Fuji HS20 – Experimenting with lowlight.

Fuji HS20 — Experimenting with low light modes.

Sitting watching a movie at home last night, was interrupted by a power cut of about a half hour duration. Out came the candles and I thought. “Photo Op”


Up till now I haven’t done too much low light shooting other than astro photos. I had heard from other photographers that shooting a candle in a dark area was not as easy as one may think. I guess it depends on the camera used but by and large that comment is pretty much on the money. Not having a DSLR to compare things to I could only go by previous experience with the HS10 as a guide.

Edit of the above photo using
Photoscape 3.5

The first choice was to dial in SN mode as this is touted as being the mode best suited for low-light work with the HS20. This proved to be a mistake. While SN mode took an adequate shot its use of high ISO’s became a problem in introducing an unacceptable amount of noise.It turned out that the two modes that were more successful was the good old manual mode, and the camera set in Resolution Priority with picture size being M @ 16 x 9 rather than the standard 4 x 3 mode. Detail and contrast was better preserved and it shows when processing the shots in Black & White. ISO used @ 400 with spot metering.
Later I was to discover a nice surprise.

Shot in color & edited as B&W

I decided to do all the editing for these images in Lightroom as the USM and noise control is more refined than in Photoscape and I wanted to remove as much luminance noise as possible without seriously reducing the sharpness of the images.

The next in the series is an image shot in Res Pri, 16 x 9 @ M size and Auto ISO 8oo.
You can see from the original that the shot was quite dark and at ISO 400 and 1/40 shot time the camera missed the shot a little. EV was -0.03 which didn’t help either, but this was typical of the type of shot this mode was giving.


Lightroom edit.

Again all the editing is done via Lightroom3. Interestingly using white-balance set to auto was giving a slightly redder image than reality , which was a paler yellow/white light. I opted to leave the white balance alone as PP’ing would be easy enough to correct this. Again I did a B & W version by way of comparison for tonal variation and contrast. I opted not to change what Lightroom did when converting to B & W as the results were satisfactory as they were.
One of the biggest surprises was how well Pro Low light worked. Initially at ISO 3200 the images looked terrible but after a bit of processing the result is quite acceptable. One thing that was however more noticeable was the amount of lens flare that this mode shows.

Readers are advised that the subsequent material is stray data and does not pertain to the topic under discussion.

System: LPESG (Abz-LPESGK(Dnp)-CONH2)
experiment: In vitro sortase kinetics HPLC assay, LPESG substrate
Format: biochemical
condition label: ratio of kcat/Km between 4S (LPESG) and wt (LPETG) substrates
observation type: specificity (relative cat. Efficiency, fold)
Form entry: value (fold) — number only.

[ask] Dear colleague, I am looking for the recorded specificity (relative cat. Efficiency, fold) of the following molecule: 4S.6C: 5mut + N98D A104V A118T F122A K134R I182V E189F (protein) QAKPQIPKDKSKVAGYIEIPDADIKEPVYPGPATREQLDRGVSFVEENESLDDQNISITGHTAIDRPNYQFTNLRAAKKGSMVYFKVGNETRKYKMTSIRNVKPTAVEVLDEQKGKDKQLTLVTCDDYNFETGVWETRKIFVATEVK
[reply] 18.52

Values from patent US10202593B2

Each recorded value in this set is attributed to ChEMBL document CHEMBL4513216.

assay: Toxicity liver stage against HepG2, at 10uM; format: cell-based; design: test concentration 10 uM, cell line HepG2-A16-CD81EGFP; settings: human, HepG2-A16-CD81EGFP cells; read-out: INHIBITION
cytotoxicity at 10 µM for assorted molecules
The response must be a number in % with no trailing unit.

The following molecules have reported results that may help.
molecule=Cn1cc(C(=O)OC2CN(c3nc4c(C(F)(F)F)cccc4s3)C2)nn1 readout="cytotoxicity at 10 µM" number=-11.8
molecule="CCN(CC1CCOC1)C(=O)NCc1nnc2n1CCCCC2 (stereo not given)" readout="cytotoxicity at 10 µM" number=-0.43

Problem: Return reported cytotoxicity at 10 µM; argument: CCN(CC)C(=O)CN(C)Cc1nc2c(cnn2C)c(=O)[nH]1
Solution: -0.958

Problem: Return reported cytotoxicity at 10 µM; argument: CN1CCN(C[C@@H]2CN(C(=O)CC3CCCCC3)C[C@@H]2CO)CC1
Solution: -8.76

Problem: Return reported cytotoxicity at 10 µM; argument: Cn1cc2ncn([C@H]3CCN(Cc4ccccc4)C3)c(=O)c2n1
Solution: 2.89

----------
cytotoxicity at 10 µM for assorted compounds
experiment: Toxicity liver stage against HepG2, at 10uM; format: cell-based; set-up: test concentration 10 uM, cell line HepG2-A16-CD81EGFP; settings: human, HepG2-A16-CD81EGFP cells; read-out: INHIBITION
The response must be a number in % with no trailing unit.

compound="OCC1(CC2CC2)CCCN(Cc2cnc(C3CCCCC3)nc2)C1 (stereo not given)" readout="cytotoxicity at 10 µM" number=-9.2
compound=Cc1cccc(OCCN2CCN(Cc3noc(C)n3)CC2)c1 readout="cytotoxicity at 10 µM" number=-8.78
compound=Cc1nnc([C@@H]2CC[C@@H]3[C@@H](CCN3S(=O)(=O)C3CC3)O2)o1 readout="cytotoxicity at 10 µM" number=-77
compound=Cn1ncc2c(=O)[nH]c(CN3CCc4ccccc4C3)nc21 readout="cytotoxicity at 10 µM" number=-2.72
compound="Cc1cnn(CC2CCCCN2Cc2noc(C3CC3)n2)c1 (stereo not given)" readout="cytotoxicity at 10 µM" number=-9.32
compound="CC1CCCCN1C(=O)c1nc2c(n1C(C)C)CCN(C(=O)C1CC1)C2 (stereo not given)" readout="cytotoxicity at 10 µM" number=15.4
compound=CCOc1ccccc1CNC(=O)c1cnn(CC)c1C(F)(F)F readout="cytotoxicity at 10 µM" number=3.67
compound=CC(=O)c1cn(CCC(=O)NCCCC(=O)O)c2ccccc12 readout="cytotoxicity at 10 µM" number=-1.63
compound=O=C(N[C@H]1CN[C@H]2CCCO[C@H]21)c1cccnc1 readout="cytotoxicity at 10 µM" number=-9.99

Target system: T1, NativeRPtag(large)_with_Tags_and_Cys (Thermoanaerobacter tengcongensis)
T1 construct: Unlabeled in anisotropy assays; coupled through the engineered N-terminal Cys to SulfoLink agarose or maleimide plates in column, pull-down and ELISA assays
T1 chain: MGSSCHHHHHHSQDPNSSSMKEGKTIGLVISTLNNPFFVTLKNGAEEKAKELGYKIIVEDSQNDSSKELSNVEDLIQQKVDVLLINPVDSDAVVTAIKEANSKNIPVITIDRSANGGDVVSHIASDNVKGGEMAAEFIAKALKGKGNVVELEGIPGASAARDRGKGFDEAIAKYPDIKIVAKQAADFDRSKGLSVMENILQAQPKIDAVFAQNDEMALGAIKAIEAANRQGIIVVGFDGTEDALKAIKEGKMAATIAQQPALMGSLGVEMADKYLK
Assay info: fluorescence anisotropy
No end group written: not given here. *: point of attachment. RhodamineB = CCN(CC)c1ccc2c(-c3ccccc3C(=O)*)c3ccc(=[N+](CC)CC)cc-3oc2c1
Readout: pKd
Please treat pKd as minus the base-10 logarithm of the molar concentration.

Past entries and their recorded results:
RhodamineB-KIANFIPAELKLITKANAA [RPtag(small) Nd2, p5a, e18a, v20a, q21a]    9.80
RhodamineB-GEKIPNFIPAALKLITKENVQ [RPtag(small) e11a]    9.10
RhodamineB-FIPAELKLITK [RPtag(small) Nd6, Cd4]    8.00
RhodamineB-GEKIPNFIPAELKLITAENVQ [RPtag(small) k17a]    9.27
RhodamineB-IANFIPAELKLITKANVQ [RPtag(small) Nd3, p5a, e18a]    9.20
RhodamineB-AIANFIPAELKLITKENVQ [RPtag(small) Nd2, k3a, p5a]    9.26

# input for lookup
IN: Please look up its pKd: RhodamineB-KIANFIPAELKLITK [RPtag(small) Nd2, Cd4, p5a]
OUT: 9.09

Original shot using
Pro Low Light mode
@ 0.00 EV
Original after PP in Lightroom
Color is now much more
accurate and noise reduced.



Again in this second set of images we can see  a lot of lens flare, not really surprising given how the camera evaluated the scene. Focus is also a little soft as the camera continually tried to focus on the flame, so when shooting at or near bright light sources in this mode, it pays to be careful when it comes to what area you decide as the point of focus. This image proved to be quite difficult to process, ordinarily I wouldn’t keep such an image, however it does serve to show what can happen using Pro Low Light if you dont get it quite right.

Lightroom 3 edit.

The last set of images is taken using manual mode with picture size @ Large and white balance set to auto and ISO 400. This time the object of the exercise was to have only the top of the candle in focus and all else blacked out in the background. To do this I used the camera in Macro mode to help isolate only the part of the image I wanted. Lightroom again was used, for color correction and other small amounts of PP work. I also choose to crop this image to a more pleasing visual aspect as it original sits centre frame and isn’t particularly good displayed this way.

Post processed crop of original at left.


Processed as Black & white in Lightroom 3.

So what did we learn from this exercise? Basically that depending on circumstances all modes have there uses, but I still prefer manual mode for all the trickier conditions. Being able to vary the full spectrum of the HS20’s controls helps in achieving a good outcome where other modes may fail.

There’s a saying that comes from my film days and its still applicable today for digital cameras. When stuck, shoot ISO 400 in manual and you will always get a result.



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